Vilma, who made the Pro Bowl again last season, and Shanle lead the linebacking corps, which includes Jonathan Casillas and promising third-round draft pick Martez Wilson. Casillas, the projected weakside starter a year ago, missed the entire season with a foot injury.
In the secondary, Jabari Greer and Tracy Porter, who is coming off knee surgery, are the holdovers at cornerback, while 2010 first-round draft choice Patrick Robinson will likely be the nickel corner.
Strong safety Roman Harper, a two-time Pro Bowl pick, and free safety Malcolm Jenkins, who made a smooth transition to the position from cornerback, form a strong tandem in the back end of the secondary.
While a stronger pass rush is important, Payton and defensive coordinator Gregg Williams know getting more takeaways is essential. After being among the league leaders in 2009 with 39 (with another eight coming in the playoffs), they had just 25 last year with only nine interceptions.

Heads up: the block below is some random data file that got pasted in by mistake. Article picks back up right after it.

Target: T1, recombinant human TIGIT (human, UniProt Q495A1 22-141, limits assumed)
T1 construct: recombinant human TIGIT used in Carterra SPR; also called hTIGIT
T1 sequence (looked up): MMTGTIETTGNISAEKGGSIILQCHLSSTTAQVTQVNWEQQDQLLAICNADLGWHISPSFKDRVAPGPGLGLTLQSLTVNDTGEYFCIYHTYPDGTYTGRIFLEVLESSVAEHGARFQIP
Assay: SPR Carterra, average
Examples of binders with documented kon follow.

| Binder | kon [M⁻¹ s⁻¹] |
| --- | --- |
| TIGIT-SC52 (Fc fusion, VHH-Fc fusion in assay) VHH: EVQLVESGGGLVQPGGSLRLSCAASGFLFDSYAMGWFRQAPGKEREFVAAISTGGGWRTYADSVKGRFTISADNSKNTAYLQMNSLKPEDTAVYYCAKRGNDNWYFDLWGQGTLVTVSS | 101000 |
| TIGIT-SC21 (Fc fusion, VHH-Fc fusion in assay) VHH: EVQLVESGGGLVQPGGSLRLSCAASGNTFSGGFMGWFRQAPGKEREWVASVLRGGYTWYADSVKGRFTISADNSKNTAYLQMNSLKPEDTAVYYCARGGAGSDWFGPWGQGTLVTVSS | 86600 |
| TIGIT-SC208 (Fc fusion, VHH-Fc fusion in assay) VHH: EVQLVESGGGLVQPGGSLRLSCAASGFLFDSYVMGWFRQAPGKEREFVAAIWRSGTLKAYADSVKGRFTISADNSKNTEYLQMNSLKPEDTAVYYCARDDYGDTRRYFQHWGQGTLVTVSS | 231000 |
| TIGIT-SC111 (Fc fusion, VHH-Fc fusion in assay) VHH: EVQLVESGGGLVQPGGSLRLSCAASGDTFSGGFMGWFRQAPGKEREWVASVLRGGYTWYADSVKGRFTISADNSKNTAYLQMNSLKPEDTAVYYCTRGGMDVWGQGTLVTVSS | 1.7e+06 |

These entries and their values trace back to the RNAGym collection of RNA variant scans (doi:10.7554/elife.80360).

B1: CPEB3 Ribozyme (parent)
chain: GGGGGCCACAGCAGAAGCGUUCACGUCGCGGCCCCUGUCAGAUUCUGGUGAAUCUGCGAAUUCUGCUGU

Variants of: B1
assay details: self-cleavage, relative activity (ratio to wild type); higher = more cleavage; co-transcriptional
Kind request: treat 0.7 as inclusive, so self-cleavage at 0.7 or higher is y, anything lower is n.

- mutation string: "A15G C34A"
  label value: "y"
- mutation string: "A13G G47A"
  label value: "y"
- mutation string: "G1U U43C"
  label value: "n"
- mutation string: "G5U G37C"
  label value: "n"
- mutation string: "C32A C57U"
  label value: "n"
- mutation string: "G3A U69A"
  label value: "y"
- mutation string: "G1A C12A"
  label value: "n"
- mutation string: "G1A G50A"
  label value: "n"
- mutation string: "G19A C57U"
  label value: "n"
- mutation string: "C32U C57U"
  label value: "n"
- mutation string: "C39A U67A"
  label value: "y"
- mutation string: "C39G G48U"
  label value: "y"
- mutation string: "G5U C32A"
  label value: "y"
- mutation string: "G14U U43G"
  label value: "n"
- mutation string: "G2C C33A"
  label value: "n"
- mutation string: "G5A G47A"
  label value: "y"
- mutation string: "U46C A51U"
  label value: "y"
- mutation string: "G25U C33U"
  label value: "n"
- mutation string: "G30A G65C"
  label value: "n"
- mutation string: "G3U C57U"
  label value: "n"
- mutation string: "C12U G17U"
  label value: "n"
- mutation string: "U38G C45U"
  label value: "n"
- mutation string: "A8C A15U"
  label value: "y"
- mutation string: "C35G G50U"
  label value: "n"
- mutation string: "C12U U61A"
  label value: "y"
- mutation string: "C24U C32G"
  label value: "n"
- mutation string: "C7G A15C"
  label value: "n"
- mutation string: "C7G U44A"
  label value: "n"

“We’ve got to take the ball away more frequently on defense, and when I say ￔmore frequently,’ there were some numbers in ‘09 that were really up there,” said Payton.
“We want to have those impact plays,” said Vilma. “We’re starting to build our brand over here as a top-notch defense, and when it’s crunch time, we need to make the plays.”
In the kicking game, the Saints have Hartley and punter Thomas Morstead back, but Payton would like to have a better return game as they’ve ranked near the bottom of the league in both punt and kickoff returns.
Sproles, one of the game’s more exciting return men, could fill that bill and help erase the bitter taste in their mouths that remain from last season.
“The way we ended the season adds a kind of desperation, in a sense, that we can get to where we want to get,” Greer said of the Seattle debacle. “We exited early and we know we fell short of our goals. We know that we can’t allow that to happen again. That still burns deep.”